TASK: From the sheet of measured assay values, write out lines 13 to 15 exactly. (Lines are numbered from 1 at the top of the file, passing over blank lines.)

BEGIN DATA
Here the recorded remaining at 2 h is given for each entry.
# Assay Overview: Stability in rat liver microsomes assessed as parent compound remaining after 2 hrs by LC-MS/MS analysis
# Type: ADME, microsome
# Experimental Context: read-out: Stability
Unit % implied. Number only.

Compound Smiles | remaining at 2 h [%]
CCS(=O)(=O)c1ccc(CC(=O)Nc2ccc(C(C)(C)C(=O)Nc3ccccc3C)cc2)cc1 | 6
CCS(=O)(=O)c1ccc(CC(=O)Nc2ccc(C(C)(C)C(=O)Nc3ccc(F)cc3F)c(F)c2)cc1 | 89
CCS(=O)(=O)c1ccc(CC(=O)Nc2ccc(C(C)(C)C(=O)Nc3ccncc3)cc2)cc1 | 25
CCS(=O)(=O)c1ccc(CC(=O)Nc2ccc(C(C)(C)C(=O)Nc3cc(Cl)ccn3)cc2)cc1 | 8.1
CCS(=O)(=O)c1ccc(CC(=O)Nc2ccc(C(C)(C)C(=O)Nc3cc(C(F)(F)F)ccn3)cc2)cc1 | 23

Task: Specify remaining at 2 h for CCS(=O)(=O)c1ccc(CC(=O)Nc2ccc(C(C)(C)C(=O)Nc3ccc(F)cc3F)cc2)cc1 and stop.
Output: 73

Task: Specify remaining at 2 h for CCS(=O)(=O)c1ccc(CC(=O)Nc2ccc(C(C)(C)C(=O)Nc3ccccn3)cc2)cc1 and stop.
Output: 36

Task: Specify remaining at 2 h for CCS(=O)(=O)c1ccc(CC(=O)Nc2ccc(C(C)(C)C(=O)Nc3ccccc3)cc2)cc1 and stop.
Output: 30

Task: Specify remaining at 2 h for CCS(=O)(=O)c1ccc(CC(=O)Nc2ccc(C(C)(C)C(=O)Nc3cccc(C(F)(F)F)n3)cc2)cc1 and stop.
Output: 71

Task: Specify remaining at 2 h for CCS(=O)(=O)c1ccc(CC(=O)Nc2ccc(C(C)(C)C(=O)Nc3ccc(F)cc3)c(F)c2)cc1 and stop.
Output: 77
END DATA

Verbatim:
Output: 73

Task: Specify remaining at 2 h for CCS(=O)(=O)c1ccc(CC(=O)Nc2ccc(C(C)(C)C(=O)Nc3ccccn3)cc2)cc1 and stop.
Output: 36